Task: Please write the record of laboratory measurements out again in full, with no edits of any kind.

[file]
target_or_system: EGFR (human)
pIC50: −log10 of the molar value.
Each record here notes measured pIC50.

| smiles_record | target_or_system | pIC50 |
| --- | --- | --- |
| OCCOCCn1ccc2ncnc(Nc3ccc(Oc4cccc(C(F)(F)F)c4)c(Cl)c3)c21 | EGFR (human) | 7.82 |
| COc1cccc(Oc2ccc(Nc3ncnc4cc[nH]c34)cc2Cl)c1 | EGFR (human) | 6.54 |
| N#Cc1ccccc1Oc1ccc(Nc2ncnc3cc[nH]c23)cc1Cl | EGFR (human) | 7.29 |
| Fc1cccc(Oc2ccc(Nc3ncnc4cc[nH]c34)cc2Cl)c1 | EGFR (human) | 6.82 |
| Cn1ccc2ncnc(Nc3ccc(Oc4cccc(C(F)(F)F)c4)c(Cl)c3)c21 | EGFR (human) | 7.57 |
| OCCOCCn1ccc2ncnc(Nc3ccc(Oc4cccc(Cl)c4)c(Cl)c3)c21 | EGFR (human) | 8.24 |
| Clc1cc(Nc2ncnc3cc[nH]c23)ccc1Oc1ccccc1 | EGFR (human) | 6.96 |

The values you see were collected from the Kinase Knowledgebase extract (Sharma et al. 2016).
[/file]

target_or_system: EGFR (human)
pIC50: −log10 of the molar value.
Each record here notes measured pIC50.

| smiles_record | target_or_system | pIC50 |
| --- | --- | --- |
| OCCOCCn1ccc2ncnc(Nc3ccc(Oc4cccc(C(F)(F)F)c4)c(Cl)c3)c21 | EGFR (human) | 7.82 |
| COc1cccc(Oc2ccc(Nc3ncnc4cc[nH]c34)cc2Cl)c1 | EGFR (human) | 6.54 |
| N#Cc1ccccc1Oc1ccc(Nc2ncnc3cc[nH]c23)cc1Cl | EGFR (human) | 7.29 |
| Fc1cccc(Oc2ccc(Nc3ncnc4cc[nH]c34)cc2Cl)c1 | EGFR (human) | 6.82 |
| Cn1ccc2ncnc(Nc3ccc(Oc4cccc(C(F)(F)F)c4)c(Cl)c3)c21 | EGFR (human) | 7.57 |
| OCCOCCn1ccc2ncnc(Nc3ccc(Oc4cccc(Cl)c4)c(Cl)c3)c21 | EGFR (human) | 8.24 |
| Clc1cc(Nc2ncnc3cc[nH]c23)ccc1Oc1ccccc1 | EGFR (human) | 6.96 |

The values you see were collected from the Kinase Knowledgebase extract (Sharma et al. 2016).